After months of denying that the National Security Agency’s surveillance programs have big problems, President Obama now has pledged greater oversight and constraints on how the agency functions. That’s essential.
Spurred by public grumbling and a report that storage of data by the government creates potential risks to public trust, privacy, and civil liberties, Mr. Obama last week ordered several reforms to limit the NSA program that collects domestic communications records, as well as the transition of those data from government control.
Some of the President’s recommendations are lamentably short on executable specifics. But the reforms he proposes can be an important step toward curtailing possible abuse and repairing the mistrust of Americans.
Rather nebulously, the President said the bulk of collected domestic data should be out of the hands of the government, but he did not identify which private entity would house that information. He gave federal officials, including Attorney General Eric Holder, Jr., until March to concoct a plan.
Mr. Obama was also vague about the restructuring and processes of the Foreign Intelligence Surveillance Court, which provides judicial oversight of the nation’s intelligence community. He called on Congress to create a panel of lawyers who could argue “significant” cases independently of the government before the secretive court, but he did not explain who would determine which cases fell into that category.
In his speech, Mr. Obama reiterated his belief that NSA officials are not “abusing authorities in order to listen to your private phone calls or read your emails.” Yet the new restrictions he seeks on the agency’s surveillance programs are necessary to limit and control its vast collection of data.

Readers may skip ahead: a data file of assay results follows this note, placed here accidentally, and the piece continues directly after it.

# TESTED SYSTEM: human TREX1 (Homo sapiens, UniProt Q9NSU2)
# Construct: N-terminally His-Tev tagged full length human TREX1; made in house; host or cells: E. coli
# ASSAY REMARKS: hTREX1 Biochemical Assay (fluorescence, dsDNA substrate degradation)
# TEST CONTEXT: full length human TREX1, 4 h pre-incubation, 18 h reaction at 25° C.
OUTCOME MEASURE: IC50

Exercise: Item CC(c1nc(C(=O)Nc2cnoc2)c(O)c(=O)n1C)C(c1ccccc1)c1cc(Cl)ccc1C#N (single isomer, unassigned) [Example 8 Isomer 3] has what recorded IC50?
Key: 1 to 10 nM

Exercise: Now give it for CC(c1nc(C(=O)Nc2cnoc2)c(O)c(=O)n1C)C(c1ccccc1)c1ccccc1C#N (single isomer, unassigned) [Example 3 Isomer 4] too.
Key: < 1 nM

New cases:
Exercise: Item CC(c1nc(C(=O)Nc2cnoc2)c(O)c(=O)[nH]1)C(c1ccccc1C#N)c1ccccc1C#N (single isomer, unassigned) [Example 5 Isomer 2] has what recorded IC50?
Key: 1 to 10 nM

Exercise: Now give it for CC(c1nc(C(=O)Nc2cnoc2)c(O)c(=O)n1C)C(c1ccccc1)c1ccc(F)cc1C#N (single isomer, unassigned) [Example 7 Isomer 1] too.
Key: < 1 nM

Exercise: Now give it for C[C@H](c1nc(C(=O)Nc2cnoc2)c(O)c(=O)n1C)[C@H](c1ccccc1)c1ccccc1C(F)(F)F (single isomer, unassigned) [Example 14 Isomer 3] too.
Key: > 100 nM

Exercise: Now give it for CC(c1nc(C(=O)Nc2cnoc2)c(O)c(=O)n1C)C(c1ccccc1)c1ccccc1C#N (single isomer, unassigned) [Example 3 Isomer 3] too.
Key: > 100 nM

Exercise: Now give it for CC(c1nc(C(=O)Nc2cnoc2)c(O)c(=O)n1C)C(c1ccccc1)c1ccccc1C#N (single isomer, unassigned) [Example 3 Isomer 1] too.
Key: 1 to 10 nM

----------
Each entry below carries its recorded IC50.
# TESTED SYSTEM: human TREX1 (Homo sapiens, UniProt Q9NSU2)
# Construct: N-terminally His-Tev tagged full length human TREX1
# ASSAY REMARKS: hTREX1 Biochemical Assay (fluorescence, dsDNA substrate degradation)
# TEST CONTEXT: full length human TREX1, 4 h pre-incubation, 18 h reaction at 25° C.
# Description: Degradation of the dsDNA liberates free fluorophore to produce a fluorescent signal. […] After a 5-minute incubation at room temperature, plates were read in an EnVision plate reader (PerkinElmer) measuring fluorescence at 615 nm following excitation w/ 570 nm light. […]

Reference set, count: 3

Mr. Obama is forced to balance dual concerns: the perception that NSA officials could trounce on Americans’ rights to privacy, versus the reality of terrorism and the need for international and domestic intelligence to combat it. The President appropriately explained how NSA officials would be held accountable by Congress and news media if there were another attack on America — one that could have been prevented if they had only connected the dots.
It is natural for Americans to fear the reach of government into their personal lives. Yet the world has forever changed: There are potential terrorists whose words and digital footprints need to be tracked and monitored.
With the expectation that part of the government’s function is to keep its homeland safe, there must be a reasonable level of trust of those who are tasked to do that. But Americans deserve more than cosmetic cover-ups.
The NSA’s phone and Internet surveillance programs are overreaching. Mr. Obama has, however reluctantly, acknowledged the need for reform. Now he must back up those words with measurable change in how the NSA functions.